A Guide to Tax Changes for Tax Year 2019/20 for Individual Taxpayers and Businesses
Spring not only means blossoming cherry trees, milder temperatures and longer days, it also marks the start of a new tax year. With new tax rates and thresholds coming into force on 6th April 2019 for tax year 2019/20, David Redfern, Managing Director of DSR Tax Refunds Ltd, explains what these new tax changes mean for individuals and businesses alike.
For individuals, the main news is that the tax-free Personal Allowance has increased from £11,850 to £12,500. This means that workers now have to earn more than £12,500 before they are subject to tax at 20%. In addition, there have been changes to some of the tax thresholds, with the threshold for higher rate tax at 40% rising to £50,000 from £46,350. Taxpayers start to lose their personal allowance once they reach earnings of over £100,000. Redfern stated that “not only have individual personal allowance rates increased, but the new tax year sees an increase in a number of tax allowances such as Married Couple’s Allowance, Marriage Allowance and Blind Person’s Allowance, all of which increase one’s personal allowance further”. Married Couple’s Allowance, open to couples where one partner was born before 6th April 1935, increases by £250 while Marriage Allowance increases to £1,250. Scottish taxpayers, who are subject to different rates and thresholds of Income Tax to the rest of the UK, have also seen an increase in the tax-free personal allowance to £12,500, before they are subject to the starter rate of 19%. From 2021/22, personal allowances will be indexed with the Consumer Price Index (CPI) and will rise accordingly.
Rates for savers and investors remain unchanged with the Personal Savings Allowance staying at £1,000 per year for basic rate taxpayers and Dividend Allowance staying at £2,000 per year. However, the Capital Gains exempt amount has risen to £12,000 from £11,700. Redfern commented “In terms of individuals, the new tax year has not brought much in the way of significant change with a small but welcome increase in the tax-free personal allowance but no change for savings or dividend income. National Insurance rates also remain the same although some of the limits and thresholds have changed which could mean that high earners pay more in National Insurance, although to a degree that will be offset by the increase in the personal allowance. There is also a small rise in Class 2 National Insurance contributions for self-employed taxpayers”.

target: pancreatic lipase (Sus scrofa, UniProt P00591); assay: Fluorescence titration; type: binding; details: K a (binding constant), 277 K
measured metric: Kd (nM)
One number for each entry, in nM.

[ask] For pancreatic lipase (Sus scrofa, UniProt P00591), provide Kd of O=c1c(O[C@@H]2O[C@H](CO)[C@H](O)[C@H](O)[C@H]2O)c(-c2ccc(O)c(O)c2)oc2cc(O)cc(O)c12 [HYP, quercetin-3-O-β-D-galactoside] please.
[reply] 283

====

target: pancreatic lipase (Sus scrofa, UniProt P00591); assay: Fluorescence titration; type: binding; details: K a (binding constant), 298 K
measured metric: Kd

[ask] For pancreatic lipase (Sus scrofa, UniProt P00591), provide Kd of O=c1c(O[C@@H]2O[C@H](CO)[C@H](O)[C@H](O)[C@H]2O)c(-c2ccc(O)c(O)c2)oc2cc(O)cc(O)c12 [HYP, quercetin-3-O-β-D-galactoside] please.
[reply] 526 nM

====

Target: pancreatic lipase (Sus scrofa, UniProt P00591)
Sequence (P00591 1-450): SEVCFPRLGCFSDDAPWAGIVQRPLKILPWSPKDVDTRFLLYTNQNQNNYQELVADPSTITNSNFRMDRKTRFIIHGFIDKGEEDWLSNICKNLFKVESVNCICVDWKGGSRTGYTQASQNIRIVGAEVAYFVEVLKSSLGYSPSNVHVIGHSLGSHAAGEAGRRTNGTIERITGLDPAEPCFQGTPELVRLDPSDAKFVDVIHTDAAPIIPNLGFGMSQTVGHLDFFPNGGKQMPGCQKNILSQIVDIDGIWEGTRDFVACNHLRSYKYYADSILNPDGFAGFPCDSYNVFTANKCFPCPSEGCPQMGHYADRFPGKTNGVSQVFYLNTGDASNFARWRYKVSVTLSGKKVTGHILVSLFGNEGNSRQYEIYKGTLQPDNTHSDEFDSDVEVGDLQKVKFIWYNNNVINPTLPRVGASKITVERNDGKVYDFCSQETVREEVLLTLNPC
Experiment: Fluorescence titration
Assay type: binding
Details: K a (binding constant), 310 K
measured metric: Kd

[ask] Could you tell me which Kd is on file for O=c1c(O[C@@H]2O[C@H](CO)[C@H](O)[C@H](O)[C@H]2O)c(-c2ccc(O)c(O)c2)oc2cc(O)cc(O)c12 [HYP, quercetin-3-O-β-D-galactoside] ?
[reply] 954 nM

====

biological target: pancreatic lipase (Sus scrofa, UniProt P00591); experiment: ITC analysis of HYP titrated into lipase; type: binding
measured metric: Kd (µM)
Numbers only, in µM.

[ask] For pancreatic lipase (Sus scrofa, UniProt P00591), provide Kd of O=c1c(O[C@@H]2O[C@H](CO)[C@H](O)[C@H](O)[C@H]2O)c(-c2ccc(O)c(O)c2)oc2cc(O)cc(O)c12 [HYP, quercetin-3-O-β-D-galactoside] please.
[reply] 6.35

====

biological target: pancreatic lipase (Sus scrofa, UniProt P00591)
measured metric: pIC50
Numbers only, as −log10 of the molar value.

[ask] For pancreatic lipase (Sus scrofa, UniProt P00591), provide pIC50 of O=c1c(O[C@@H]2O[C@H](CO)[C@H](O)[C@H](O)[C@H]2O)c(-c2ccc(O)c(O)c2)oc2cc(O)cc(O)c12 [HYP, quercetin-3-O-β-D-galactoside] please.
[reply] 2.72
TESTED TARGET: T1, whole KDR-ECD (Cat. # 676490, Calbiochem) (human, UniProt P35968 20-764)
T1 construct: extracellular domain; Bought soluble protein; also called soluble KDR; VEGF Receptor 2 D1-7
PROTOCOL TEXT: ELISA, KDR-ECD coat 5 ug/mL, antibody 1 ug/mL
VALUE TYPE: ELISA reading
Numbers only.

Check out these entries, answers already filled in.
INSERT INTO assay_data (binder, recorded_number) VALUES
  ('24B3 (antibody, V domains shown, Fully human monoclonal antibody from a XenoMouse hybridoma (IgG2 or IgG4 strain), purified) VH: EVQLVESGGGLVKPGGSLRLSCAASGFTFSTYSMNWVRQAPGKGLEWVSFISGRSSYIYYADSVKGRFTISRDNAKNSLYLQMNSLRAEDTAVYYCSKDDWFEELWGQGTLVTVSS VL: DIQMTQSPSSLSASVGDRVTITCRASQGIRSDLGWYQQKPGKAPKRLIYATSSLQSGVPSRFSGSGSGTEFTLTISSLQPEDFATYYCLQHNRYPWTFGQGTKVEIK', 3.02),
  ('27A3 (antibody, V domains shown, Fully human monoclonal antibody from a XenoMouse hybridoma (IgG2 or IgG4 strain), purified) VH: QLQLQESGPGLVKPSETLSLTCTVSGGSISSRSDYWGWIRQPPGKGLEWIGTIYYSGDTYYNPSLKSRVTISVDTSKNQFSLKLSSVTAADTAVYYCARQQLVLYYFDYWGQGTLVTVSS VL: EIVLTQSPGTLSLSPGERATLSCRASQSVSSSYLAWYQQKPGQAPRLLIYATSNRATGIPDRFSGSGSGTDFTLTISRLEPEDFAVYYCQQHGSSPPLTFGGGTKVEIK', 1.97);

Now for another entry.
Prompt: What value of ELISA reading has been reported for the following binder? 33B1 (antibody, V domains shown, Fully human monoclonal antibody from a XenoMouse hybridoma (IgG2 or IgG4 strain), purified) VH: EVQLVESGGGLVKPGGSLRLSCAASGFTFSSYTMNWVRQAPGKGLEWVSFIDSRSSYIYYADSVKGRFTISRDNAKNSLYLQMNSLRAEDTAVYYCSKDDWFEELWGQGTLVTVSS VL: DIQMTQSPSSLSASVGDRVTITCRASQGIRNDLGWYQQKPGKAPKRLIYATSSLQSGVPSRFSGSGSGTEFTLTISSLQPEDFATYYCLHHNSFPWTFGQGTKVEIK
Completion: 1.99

For businesses, the most significant change is the increase to minimum wage and National Living Wage rates. For workers aged 25 or over, the National Living Wage rate increases 38p to £8.21 per hour, with minimum wages rates also seeing across-the-board increases. Redfern said “Increases to National Living Wage and minimum wage rates will be seen as good news by many workers in the UK, who will be feeling rather squeezed under current financial conditions and these increases have been welcomed by the Low Pay Commission who had recommended them. Employers must now ensure that they are paying their workers the new minimum wage rates”. There are different minimum wage rates dependent on the age of the worker. Workers between 21 and 24 are now entitled to earn £7.70 per hour, with those aged 18 to 20 entitled to £6.15 per hour and those under 18 entitled to £4.35 per hour. Apprentices who are under 19 or in their first year of their apprenticeship are entitled to £3.90 per hour.
Redfern also highlighted that small businesses and new start-ups are being given a helping hand in the new tax year. The New Enterprise Allowance scheme has been extended for a further 2 years, offering money and support to people wishing to start a new business, which will provide a further 30,000 mentoring places for suitable new businesses. In addition, small retailers could benefit from Business Rates Relief which could lead to businesses in properties with a rateable value of £12,000 or less paying no business rates. Redfern commented “Small businesses on the high street have been crying out for a helping hand in recent years and eligible businesses will no doubt welcome a reduction in their business rates, although it remains to be seen whether this will halt the decline of the UK’s high streets”.
Other changes to look out for include an increase in the Access to Work allowance for disabled employees and those who suffer health conditions which impact on their ability to work and changes to the Benefit in Kind rate of company cars, which will be based on the CO2 emissions of the company car. Fuel duty remains frozen for a ninth consecutive year.
About DSR Tax Refunds Ltd
DSR Tax Refunds Ltd are a firm of tax rebate specialists serving clients nationwide. DSR Tax Refunds are tax preparation experts who specialise in identifying potential allowable expenses for tax rebates for clients. Their specialist team can help employed and self-employed subcontractors with all relevant paperwork to ensure their claim is handled in an accurate and efficient manner.
For more about DSR Tax Refunds, visit https://tax-refunds.co.uk/
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DSR Tax Refunds Ltd
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